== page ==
Art Works Projects
Three years ago I first saw a photograph by former U.S. Marine Brian Steidle of Mihad Hamid, a beautiful one year old girl who had been shot in Darfur. At the time I had a very young child of my own and it suddenly became apparent to me that it was not acceptable to simply read about humanitarian crises, but rather that I had to try to do something about them.
In this spirit, Leslie Thomas, using her background in political science and design, created Art Works Projects. AWP currently has developed two projects that deal directly with the subjects of genocide and mass atrocities. The first initiative, the DARFUR/DARFUR photography exhibition, has already traveled to major cities around the globe. Photographs displaying the situation in Darfur are projected onto the sides of buildings in city centers. Passersby are surrounded by these images, the undeniable evidence that atrocities are taking place.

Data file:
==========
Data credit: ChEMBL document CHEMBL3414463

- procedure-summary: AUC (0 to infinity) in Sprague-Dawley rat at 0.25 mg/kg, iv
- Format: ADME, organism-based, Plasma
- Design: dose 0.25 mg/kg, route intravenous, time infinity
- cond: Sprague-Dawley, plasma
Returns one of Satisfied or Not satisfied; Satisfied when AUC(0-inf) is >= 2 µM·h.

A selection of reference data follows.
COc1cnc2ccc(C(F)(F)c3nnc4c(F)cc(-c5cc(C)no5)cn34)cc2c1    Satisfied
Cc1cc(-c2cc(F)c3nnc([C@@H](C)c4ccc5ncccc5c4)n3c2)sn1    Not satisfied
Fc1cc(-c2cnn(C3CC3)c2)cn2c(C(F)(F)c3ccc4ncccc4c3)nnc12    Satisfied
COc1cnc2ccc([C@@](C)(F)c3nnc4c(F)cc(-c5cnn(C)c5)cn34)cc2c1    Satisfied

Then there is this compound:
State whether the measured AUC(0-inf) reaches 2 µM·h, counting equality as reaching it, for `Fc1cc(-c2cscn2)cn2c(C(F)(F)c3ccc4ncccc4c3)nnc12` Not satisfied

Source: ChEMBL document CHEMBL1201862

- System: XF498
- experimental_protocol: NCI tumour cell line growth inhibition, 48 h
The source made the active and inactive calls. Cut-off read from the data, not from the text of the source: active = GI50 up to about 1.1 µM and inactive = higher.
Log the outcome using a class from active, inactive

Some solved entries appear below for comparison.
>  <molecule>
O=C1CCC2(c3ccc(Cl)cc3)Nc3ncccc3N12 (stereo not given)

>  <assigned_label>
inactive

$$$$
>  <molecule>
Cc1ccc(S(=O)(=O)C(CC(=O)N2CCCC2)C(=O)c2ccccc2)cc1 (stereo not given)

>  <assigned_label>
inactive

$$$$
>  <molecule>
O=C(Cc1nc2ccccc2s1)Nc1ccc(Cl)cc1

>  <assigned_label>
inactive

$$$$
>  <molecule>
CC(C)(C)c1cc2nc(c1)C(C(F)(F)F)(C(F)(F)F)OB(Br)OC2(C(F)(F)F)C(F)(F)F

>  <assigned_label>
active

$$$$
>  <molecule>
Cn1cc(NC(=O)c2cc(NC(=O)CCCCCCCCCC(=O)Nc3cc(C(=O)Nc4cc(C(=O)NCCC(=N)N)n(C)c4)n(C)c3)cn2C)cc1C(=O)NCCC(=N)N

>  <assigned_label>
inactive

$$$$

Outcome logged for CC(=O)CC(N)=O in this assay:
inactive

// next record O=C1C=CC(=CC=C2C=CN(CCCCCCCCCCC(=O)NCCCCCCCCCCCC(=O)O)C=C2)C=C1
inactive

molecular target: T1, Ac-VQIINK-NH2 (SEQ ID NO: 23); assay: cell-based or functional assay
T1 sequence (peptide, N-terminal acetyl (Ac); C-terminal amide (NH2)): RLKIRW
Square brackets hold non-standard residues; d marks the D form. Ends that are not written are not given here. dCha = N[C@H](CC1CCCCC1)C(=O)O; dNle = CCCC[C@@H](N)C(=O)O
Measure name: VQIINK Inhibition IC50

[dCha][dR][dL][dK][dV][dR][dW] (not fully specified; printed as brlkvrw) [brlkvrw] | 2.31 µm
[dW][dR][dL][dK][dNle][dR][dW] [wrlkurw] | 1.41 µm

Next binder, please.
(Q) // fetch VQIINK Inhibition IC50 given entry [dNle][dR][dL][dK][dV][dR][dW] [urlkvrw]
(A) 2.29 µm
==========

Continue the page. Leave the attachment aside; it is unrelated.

One of the first venues that hosted DARFUR/DARFUR was the United States Holocaust Memorial Museum, where the Committee on Conscience was instrumental in helping the project grow and develop. Today more than 500,000 people have seen the projections. Partnerships with advocacy groups, humanitarian organizations and governmental bodies have developed as a result. DARFUR/DARFUR has recently been converted into a print exhibition and is continuing to tour worldwide.
AWP’s second initiative, Congo/Women: Portraits of War, focuses on the ongoing conflict in the Democratic Republic of Congo and the extreme gender violence that continues to plague the region. Work by famous photojournalists is printed on life-size fabric wall-hangings, and the unique effect is something between the immediacy of a photograph and the richness of a painting. These hangings are accompanied by essays that supply the viewer with the context of the crisis and captions that draw them through a storyline.
Both DARFUR/DARFUR and Congo/Women undertake as their chief objective the idea that people everywhere need to know about human rights abuses. By offering viewers striking images that take them to the center of the conflict at hand, Art Works Projects alerts the public to overlooked issues. In doing so, it achieves its mission to use art and design in support of human rights. The hope is that once they capture the public’s attention, audiences can take action to resolve the issues and prevent further abuses.